By Punya Srivatsava
Punya Srivastava interviews Sri M, a renowned spiritual teacher whose marathon Walk of Hope across the length and breadth of India is scheduled to begin on January 12th from Kanyakumari, Tamil Nadu
A small boy of nine meets a man at his doorstep for a few moments who announces himself as his guru and vanishes. At 19, that boy runs away from his home in Thiruvananthapuram, travels the length of the country, reaches Badrinath and accidentally comes across the same man in a cave. His aimless wandering comes to an end. He had been guided towards his master.
This is the story of Mumtaz Ali Khan’s transformation into M or Sri M, as he is widely known. He had always been an unusual child, and an even more restless teenager. Running away from home and wandering in Himalayan towns were destined for him before getting enlightened. After spending three and a half years with his master, Maheshwarnath Babaji, the young lad was sent back to the plains, and asked to prepare for his life mission. He was asked to travel the length and breadth of the country and familiarise himself with diverse spiritual and religious traditions. He consequently met masters such as Neem Karoli Baba and learnt from Laxman Joo and J. Krishnamurti. Sri M believes that spiritual exploration and evolution is not a mass phenomenon; it is a very individualistic practice that does not need advertising or marketing. He started teaching to the public in 1998, within a few years of Babaji’s passing away, following his master’s command. He then founded the Satsang Foundation to take his teachings further to the masses.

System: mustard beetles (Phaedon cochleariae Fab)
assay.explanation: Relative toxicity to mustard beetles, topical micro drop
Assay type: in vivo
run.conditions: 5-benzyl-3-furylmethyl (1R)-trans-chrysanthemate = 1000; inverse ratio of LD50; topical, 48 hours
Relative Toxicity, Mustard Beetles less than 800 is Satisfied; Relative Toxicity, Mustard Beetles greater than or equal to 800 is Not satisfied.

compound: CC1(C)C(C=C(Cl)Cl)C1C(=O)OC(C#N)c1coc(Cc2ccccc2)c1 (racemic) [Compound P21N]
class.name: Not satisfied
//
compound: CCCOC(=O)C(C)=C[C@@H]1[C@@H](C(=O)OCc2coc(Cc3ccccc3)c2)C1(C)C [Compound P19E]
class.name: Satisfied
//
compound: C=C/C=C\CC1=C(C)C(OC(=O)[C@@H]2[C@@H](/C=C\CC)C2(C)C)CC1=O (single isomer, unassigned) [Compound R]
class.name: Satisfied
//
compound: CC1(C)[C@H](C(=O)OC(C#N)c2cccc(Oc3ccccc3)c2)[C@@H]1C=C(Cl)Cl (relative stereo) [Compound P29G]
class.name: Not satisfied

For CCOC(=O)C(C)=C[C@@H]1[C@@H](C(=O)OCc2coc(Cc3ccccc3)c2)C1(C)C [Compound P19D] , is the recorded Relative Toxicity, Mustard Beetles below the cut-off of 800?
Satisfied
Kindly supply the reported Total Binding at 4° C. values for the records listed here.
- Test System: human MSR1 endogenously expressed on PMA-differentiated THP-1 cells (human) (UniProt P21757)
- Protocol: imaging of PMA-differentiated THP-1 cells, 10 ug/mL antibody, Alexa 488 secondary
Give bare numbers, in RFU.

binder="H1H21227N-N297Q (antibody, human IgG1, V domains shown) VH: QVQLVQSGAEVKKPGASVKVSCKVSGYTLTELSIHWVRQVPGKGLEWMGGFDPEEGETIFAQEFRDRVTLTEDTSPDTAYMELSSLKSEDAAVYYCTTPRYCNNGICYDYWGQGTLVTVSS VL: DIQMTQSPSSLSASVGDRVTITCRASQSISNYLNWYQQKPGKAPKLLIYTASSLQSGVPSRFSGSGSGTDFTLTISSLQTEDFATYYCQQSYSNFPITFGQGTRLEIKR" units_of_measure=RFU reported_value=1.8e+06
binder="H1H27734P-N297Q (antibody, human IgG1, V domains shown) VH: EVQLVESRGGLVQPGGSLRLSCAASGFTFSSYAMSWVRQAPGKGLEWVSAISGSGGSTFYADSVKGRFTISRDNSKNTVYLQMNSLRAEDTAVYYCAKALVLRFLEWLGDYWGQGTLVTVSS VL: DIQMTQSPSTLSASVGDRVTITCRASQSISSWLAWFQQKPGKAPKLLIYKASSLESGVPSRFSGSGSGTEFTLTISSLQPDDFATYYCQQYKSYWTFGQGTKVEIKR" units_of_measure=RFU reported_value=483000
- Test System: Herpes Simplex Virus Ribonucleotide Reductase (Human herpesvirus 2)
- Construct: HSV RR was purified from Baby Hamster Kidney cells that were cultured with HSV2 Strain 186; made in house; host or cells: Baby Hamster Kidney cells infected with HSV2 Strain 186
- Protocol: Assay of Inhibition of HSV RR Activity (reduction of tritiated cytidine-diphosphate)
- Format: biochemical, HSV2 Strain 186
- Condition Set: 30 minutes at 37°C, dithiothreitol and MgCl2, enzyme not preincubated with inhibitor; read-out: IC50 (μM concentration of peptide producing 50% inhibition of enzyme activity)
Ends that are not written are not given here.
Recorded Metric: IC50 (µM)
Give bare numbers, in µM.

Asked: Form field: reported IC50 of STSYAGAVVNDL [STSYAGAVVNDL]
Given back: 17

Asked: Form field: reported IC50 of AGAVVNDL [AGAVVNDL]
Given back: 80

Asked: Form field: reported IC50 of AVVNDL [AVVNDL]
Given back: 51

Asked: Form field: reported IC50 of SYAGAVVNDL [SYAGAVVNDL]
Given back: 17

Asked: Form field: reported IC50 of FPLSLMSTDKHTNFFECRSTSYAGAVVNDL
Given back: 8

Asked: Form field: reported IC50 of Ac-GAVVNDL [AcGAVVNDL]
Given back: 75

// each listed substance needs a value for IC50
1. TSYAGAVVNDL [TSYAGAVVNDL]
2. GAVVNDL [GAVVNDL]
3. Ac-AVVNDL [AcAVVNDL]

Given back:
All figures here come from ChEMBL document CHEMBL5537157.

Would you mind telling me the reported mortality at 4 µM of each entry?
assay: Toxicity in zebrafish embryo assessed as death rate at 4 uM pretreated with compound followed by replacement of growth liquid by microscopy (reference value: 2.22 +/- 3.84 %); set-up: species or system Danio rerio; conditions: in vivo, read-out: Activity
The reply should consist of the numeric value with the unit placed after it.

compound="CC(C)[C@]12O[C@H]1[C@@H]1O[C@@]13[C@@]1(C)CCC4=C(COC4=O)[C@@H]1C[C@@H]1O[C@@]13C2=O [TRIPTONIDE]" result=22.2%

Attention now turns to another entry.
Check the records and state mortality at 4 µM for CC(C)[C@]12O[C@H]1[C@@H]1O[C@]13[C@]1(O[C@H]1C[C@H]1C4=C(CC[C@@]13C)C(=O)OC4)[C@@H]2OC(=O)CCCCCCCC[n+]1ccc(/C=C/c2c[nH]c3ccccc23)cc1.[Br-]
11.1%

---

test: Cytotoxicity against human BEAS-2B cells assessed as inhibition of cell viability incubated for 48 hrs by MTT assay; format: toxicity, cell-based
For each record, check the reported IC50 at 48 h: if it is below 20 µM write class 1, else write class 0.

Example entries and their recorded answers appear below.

Sri M is based in Madanapalle in Andhra Pradesh where he, along with his wife, runs a school for the underprivileged children. Sri M leads his life as per Babaji’s instructions. He got married at 35, to a Hindu Brahmin girl, as his master predicted. He also has a son and a daughter. Sri M has written two books, Jewel in the Lotus and Wisdom of the Rishis, and is planning to come out with a third one. His autobiography, Apprenticed to a Himalayan Master – A Yogi’s Autobiography, came out two years back and is a blistering best-seller, having been translated into quite a few regional languages as well.
I caught up with Sri M in the Active Peace Conclave held in the Palpung Sherabling Monastery where he was one of the panellists. At 66, dressed in a saffron kurta, white pyjama and brown Nehru jacket, Sri M exuded calm and
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